Tuesday, June 7, 2016

The Seneca Cliff of Oil Production





The concept of the "Seneca Cliff" seems to have gone mainstream. Below, it is mentioned in a recent post by Dennis Coyne on "peakoilbarrell" as an obvious concept. Just as when you say "Gaussian Curve", you don't have to specify what shape the curve has, so it is for the "Seneca Curve". It looks like I started some kind of avalanche with my 2011 post when I introduced the term. See also my blog wholly dedicated to the subject.

Here, the projections by AEO (annual energy outlook) seem to me very optimistic; can production really keep growing until 2035-2040? If that were to happen, however, the subsequent collapse would be truly abrupt.

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EIA’s Annual Energy Outlook and the Seneca Cliff


blogchart/
The scenario above shows an Oil Shock Model with a URR of 3600 Gb and EIA data from 1970 to 2015 and the Annual Energy Outlook (AEO) 2016 early release reference projection from 2016 to 2040. The oil shock model was originally developed by Webhubbletelescope and presented at his blog Mobjectivist and in a free book The Oil Conundrum.
The World extraction rate from producing reserves must rise to 15% in 2040 to accomplish this for this “high” URR scenario. This high scenario is 100 Gb lower than my earlier high scenario because I reduced my estimate of extra heavy oil URR (API gravity<10) to 500 Gb. The annual decline rate rises to 5% from 2043 to 2047 creating a “Seneca cliff”, the decline rate is reduced to 2% by 2060.
blogchart/
The scenario presented above uses BP’s Energy Outlook 2035, published in Feb 2016. This outlook does not extend to 2040, maximum output is 88 Mb/d in 2035 at the end of the scenario. This scenario is still optimistic, but is more reasonable than the EIA AEO 2016. Extraction rates rise to 10.6% and the annual decline rate rises to 2.5% in 2042 and is reduced to under 2% by 2053.

2 comments:

  1. Dear Ugo, thanks god everyone recognises a cliff once he reaches the edge!
    I agree with you that the outlook of that chart looks too optimistic in the growing phase, and maybe too sharp in the declining one.

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  2. A comment received from Roger Baker

    A plausible Seneca collapse scenario is to be found in Berman's recent work. Just its title about saving the oil industry sounds scary:



    "Returning To Market Balance: How High Must Prices Be To Save The Oil Industry?"

    (These are Berman's bullet points, lifted from page 2)

    "The weak global economy will be an important check on price recovery.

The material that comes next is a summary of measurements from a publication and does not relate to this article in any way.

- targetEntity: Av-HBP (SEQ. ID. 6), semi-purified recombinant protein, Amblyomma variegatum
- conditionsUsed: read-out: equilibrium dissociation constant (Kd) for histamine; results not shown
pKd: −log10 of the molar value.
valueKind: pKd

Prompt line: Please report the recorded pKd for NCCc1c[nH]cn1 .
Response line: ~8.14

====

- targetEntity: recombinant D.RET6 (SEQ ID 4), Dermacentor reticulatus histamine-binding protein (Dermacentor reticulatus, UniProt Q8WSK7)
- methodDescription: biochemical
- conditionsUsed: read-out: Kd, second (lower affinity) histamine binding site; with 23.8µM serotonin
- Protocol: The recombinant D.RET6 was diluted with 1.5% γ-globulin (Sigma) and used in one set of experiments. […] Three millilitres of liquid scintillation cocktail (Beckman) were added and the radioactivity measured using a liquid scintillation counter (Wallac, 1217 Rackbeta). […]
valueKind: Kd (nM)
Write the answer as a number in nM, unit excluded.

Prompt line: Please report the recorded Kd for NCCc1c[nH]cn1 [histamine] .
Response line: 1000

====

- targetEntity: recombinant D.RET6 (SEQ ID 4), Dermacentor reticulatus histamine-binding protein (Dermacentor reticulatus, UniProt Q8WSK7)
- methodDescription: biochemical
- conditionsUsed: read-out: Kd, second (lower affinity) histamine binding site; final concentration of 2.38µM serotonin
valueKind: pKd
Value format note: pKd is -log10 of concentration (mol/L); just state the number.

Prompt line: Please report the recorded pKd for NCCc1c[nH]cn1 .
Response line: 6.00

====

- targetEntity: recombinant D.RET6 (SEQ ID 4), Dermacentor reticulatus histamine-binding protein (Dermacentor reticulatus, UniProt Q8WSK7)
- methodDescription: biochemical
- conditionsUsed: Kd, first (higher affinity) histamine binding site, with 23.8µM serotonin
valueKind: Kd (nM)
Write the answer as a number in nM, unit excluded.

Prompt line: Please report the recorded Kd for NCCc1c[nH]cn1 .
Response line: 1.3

Data suggests that oil producers need prices in the $70-80 range to survive.

    That is unlikely in the next year or so.

    If a weakened world economy cannot support those prices, we may see supply dwindle in a few years to levels that cause price spikes that cannot be absorbed.

    Without timely price relief, the future looks grim for an industry on life support."

    This all seems reasonable to me. If anyone would know the price needed to sustain profitable global production, it is probably Berman. Anyone following the oil economy would expect the demise of a big part of shale drilling and a sharp decline in production elsewhere like the Canadian tar sands, which would hurt the industry, disperse the workers, and make a reboundy of the industry slow and painful.

    US quantitative easing led to low interest credit, which led to a a shale drilling asset bubble. Most global oil sellers, including the Saudis and Iran, including the US shale oil producers who upset the delicate global market balance, are now compelled to sell into this depressed and structurally inelastic market. A market which is subject to big price swings, as the result of a few million barrels of change in an oil economy characterized by rigid supply and rigid demand.

    There have now been two years of greatly contracting investment in production. And it looks like the global economy is headed into a deflationary spiral, which is bad for investment as Gail Tverberg has described repeatedly on her "Our Finite World" blog. It is hard to find much near-term basis for a consumer-led recovery after the end of centuries of exponential growth based on cheap energy, which our expansionist system of finance capital system needs to function normally.

    David Stockman is a pretty good economic analyst, despite his coming out of a Ronald Reagan administration that was thoroughly devoted to perpetuating business as usual.



    It’s Not Random — The Global Economy’s At Stall Speed, Rapidly Loosing Lift


    This predicted slump would delay the return of enough aggregate demand to get world demand high enough to make new production investment profitable. Even during a world depression, the world as we know it requires a certain amount of oil to function normally, after we burn through the cheap oil reserves in a year or two. This sets the stage for another painful price spike and more demand destruction.

    How can a capitalist market economy based on reliable cheap energy function under these chaotic conditions? Berman lays out the threat convincingly. It is hard to imagine a realistic economic scenario that would avoid this chain of events.

    -- Roger Baker

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Who

Ugo Bardi is a member of the Club of Rome and the author of "Extracted: how the quest for mineral resources is plundering the Planet" (Chelsea Green 2014)